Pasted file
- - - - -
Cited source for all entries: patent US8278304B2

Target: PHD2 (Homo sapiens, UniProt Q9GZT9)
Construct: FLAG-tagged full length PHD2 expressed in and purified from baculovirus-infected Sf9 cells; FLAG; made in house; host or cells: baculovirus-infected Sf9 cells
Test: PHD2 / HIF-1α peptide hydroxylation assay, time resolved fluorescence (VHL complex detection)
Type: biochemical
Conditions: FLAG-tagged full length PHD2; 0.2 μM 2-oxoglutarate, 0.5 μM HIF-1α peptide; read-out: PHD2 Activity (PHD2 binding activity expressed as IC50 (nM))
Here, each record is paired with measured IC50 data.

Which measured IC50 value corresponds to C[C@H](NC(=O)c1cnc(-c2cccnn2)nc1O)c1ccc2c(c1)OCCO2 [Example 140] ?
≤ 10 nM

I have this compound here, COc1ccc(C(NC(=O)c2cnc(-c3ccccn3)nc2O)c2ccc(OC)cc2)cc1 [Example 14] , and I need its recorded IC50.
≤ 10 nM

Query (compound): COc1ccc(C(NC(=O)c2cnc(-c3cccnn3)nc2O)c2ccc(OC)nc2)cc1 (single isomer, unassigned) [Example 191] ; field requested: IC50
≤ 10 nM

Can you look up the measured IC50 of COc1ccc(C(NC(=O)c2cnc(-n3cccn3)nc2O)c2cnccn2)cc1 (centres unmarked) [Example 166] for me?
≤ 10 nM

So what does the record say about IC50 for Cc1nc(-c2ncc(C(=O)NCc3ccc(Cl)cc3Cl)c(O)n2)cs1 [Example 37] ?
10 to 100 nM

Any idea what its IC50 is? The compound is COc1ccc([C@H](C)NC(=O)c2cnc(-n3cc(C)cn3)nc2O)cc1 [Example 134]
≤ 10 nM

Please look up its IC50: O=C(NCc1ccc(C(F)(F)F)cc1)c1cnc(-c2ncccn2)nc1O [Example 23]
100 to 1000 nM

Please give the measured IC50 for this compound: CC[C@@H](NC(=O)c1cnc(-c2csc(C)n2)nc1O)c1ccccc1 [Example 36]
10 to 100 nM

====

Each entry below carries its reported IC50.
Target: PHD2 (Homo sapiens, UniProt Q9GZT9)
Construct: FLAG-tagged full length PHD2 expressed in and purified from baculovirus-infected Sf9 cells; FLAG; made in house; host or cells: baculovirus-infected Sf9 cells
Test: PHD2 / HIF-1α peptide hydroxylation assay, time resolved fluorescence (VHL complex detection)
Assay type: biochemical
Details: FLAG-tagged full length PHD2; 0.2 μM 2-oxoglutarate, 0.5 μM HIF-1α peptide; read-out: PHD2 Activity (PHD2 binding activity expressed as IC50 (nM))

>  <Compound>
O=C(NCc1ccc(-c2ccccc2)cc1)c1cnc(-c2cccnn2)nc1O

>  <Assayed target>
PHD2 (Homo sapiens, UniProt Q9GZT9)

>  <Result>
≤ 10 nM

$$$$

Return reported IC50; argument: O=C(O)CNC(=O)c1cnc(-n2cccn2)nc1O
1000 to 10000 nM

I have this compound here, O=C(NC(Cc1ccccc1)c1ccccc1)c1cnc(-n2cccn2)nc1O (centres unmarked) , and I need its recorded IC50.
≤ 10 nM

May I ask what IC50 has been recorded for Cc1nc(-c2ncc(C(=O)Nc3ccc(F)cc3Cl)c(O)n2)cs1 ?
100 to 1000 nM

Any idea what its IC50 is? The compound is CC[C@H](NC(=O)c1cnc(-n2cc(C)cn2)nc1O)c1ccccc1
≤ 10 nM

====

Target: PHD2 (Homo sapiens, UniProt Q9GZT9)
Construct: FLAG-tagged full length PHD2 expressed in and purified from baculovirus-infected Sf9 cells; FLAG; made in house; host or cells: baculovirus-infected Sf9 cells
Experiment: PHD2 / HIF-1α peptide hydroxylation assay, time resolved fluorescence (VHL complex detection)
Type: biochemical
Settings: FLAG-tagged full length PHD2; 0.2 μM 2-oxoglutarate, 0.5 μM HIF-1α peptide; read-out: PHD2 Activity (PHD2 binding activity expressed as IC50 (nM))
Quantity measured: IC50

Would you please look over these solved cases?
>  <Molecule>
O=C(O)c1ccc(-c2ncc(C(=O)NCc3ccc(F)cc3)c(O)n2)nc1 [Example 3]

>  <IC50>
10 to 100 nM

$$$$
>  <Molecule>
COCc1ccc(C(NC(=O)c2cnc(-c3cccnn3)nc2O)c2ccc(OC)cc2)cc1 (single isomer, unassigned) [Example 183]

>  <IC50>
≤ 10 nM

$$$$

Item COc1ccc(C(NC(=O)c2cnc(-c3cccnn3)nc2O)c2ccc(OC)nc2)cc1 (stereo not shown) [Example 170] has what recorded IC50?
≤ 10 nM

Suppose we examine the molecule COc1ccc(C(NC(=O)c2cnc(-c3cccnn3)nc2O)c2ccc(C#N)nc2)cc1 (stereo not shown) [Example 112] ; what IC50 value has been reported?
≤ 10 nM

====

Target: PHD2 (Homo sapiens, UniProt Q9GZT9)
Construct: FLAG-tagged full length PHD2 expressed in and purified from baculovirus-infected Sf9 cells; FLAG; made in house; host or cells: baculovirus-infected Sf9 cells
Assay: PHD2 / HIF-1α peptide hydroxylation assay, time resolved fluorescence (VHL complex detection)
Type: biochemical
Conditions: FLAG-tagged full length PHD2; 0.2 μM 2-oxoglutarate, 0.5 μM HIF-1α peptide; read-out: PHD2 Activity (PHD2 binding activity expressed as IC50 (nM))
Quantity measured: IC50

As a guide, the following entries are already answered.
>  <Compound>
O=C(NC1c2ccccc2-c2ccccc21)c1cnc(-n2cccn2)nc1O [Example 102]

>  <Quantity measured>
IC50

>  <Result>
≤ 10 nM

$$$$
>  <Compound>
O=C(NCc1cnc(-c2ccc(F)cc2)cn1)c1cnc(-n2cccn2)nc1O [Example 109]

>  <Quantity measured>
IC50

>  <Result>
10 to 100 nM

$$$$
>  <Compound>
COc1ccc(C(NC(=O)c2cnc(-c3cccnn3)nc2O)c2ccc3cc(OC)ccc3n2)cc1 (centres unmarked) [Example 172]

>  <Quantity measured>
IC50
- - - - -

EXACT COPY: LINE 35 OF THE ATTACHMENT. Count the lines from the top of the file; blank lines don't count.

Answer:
>  <Result>